One difficulty associated with being on the interwebs at all times is that I often can’t recall where I found a recommendation. My browsing process goes like this: click on a shiny link!, read about book, decide it is for me, go straight to library website, place hold… perhaps leave a comment? But most likely just close out the window/tab, and go on to the next blog post. Related note: I need to keep better track of the reviews that inspire me to click – and eventually read – books! Credit *must* be given. I don’t know where I heard about Emily Lloyd-Jones’ debut Illusive, but I do know that YA sci-fi + organized crime + superhero capabilities ticked several of my favorite boxes. I picked it up from the library and read it straightaway (well, almost straightaway… $1.40 in fines is pretty much immediate in my world!).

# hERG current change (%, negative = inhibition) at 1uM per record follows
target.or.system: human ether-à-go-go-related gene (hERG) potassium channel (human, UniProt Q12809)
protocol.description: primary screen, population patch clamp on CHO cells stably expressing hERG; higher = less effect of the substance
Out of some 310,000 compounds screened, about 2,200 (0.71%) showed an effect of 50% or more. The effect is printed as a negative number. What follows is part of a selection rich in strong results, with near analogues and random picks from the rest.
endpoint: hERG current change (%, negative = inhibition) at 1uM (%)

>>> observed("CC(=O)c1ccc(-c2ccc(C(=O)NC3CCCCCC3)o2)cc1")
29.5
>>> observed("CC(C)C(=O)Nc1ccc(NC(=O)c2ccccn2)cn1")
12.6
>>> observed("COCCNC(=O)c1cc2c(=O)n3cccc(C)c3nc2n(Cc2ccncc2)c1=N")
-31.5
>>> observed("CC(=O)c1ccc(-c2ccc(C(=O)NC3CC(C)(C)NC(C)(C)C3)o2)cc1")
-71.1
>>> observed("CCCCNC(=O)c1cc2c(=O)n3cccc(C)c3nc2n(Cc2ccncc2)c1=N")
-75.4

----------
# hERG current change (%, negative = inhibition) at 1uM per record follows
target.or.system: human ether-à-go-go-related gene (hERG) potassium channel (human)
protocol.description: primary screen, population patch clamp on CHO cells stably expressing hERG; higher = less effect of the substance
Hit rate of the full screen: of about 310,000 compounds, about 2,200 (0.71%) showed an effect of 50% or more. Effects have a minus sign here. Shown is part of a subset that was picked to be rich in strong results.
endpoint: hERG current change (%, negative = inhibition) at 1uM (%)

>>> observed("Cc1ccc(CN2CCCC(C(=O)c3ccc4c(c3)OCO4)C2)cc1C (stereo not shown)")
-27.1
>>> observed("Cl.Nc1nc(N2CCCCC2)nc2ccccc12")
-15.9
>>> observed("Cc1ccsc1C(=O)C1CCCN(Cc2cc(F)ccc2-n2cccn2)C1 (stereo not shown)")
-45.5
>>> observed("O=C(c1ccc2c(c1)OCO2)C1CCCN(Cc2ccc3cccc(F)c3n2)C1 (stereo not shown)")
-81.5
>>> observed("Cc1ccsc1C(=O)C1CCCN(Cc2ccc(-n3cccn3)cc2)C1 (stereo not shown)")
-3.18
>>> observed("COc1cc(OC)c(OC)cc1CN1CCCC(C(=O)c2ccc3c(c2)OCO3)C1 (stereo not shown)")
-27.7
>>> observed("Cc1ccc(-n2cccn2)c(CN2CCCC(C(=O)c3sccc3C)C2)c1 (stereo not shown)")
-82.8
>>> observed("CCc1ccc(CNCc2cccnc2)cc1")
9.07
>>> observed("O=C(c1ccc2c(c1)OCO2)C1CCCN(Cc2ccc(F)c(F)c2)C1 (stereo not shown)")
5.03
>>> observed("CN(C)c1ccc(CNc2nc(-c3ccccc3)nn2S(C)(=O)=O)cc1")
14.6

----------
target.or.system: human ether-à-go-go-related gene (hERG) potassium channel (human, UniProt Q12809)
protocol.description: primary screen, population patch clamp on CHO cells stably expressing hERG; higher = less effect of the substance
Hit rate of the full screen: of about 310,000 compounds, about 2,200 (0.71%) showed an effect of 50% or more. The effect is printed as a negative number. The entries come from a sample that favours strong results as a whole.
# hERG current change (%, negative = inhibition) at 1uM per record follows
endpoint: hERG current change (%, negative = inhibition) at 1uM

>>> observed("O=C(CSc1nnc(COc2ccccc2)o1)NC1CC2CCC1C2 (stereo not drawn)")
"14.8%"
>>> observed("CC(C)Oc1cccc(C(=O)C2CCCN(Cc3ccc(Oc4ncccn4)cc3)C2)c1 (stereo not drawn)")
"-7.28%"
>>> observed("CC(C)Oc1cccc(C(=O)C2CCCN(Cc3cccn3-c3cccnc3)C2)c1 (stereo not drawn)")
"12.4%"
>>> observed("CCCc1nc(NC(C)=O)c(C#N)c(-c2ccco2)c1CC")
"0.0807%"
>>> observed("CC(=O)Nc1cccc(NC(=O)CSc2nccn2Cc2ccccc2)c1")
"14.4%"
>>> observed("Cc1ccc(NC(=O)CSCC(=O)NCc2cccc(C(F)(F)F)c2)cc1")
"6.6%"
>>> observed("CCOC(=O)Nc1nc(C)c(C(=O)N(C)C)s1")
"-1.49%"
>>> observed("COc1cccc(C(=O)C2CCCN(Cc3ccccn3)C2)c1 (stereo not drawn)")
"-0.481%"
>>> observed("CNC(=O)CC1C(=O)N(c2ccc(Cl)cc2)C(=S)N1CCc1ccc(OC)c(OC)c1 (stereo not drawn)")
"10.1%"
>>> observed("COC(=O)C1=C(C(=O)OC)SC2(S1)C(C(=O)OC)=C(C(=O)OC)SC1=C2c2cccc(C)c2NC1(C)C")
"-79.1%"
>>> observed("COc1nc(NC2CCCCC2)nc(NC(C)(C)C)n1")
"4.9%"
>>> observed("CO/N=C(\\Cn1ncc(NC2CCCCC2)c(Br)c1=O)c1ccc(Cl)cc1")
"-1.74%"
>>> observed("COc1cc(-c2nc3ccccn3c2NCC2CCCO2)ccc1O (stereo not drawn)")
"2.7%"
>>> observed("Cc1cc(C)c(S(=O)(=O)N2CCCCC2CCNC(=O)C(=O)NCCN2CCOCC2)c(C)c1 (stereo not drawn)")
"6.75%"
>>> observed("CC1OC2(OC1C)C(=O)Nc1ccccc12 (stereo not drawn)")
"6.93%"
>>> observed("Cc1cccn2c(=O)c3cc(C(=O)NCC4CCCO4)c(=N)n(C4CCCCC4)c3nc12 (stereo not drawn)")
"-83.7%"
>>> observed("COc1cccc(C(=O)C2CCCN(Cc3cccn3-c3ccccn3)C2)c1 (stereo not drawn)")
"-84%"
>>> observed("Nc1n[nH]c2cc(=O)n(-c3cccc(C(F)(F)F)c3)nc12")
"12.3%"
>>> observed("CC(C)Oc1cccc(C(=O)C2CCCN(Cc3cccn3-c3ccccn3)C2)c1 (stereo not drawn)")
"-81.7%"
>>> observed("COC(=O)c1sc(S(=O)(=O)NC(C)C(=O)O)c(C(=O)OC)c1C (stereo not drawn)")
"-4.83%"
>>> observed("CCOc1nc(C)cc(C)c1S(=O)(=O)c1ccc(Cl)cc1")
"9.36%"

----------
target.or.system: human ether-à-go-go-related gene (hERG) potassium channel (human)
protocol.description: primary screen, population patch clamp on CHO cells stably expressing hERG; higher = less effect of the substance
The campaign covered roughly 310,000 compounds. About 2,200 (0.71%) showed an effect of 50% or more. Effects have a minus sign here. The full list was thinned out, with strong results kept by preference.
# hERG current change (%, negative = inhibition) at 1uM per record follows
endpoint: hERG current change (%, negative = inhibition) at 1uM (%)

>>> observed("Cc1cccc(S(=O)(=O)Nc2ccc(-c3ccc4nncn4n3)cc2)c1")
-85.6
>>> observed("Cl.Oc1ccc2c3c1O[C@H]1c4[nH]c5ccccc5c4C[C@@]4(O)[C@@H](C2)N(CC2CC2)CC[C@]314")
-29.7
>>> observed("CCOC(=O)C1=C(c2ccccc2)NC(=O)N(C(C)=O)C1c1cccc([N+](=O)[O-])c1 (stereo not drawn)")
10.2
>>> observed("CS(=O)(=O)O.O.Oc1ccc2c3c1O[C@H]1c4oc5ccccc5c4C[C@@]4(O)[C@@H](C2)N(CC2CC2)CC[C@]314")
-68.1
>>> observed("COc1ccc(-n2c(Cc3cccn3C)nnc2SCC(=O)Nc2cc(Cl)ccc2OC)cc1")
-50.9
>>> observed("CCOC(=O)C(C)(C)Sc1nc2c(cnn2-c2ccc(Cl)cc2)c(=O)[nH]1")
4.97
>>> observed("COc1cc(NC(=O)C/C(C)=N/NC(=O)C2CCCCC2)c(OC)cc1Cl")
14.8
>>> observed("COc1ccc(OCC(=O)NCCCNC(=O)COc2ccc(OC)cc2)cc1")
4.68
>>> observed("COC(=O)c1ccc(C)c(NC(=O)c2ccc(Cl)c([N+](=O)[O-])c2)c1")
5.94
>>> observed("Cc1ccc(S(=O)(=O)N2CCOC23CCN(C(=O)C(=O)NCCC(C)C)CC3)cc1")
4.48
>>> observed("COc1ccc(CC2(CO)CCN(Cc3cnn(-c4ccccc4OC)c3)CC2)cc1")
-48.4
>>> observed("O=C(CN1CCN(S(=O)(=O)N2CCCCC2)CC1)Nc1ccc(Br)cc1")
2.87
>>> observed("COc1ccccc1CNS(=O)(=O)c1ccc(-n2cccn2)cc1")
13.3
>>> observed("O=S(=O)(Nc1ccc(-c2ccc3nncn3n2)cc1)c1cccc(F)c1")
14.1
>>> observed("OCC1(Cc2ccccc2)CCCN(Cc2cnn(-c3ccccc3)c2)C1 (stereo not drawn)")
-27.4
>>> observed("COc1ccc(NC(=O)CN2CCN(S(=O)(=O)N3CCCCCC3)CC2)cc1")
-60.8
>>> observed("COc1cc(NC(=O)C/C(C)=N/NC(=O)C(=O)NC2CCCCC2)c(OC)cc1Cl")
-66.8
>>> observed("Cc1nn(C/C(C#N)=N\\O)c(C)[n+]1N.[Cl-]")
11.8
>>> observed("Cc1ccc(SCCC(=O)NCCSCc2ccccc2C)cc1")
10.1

When the MK virus swept across the planet, a vaccine was created to stop the epidemic, but it came with some unexpected side effects. A small percentage of the population developed superhero-like powers. Seventeen-year-old Ciere Giba has the handy ability to change her appearance at will. She's what's known as an illusionist...She's also a thief.
After a robbery goes awry, Ciere must team up with a group of fellow super-powered criminals on another job that most would consider too reckless. The formula for the vaccine that gave them their abilities was supposedly destroyed years ago. But what if it wasn't?